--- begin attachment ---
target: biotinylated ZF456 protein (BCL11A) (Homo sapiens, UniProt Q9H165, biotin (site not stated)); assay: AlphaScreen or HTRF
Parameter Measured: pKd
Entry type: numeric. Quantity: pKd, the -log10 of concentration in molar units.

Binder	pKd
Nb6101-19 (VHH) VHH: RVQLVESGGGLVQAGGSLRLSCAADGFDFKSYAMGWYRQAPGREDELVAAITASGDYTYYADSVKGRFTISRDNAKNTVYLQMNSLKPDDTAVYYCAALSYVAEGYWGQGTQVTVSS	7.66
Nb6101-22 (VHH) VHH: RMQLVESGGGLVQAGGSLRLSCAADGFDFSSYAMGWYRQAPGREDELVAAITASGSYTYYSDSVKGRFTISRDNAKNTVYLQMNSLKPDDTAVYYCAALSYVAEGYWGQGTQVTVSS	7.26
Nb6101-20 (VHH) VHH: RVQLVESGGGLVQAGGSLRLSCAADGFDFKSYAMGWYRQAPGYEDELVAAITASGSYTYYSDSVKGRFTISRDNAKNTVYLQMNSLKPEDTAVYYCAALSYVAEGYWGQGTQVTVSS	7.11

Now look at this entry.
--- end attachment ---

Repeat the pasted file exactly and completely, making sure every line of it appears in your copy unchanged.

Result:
target: biotinylated ZF456 protein (BCL11A) (Homo sapiens, UniProt Q9H165, biotin (site not stated)); assay: AlphaScreen or HTRF
Parameter Measured: pKd
Entry type: numeric. Quantity: pKd, the -log10 of concentration in molar units.

Binder	pKd
Nb6101-19 (VHH) VHH: RVQLVESGGGLVQAGGSLRLSCAADGFDFKSYAMGWYRQAPGREDELVAAITASGDYTYYADSVKGRFTISRDNAKNTVYLQMNSLKPDDTAVYYCAALSYVAEGYWGQGTQVTVSS	7.66
Nb6101-22 (VHH) VHH: RMQLVESGGGLVQAGGSLRLSCAADGFDFSSYAMGWYRQAPGREDELVAAITASGSYTYYSDSVKGRFTISRDNAKNTVYLQMNSLKPDDTAVYYCAALSYVAEGYWGQGTQVTVSS	7.26
Nb6101-20 (VHH) VHH: RVQLVESGGGLVQAGGSLRLSCAADGFDFKSYAMGWYRQAPGYEDELVAAITASGSYTYYSDSVKGRFTISRDNAKNTVYLQMNSLKPEDTAVYYCAALSYVAEGYWGQGTQVTVSS	7.11

Now look at this entry.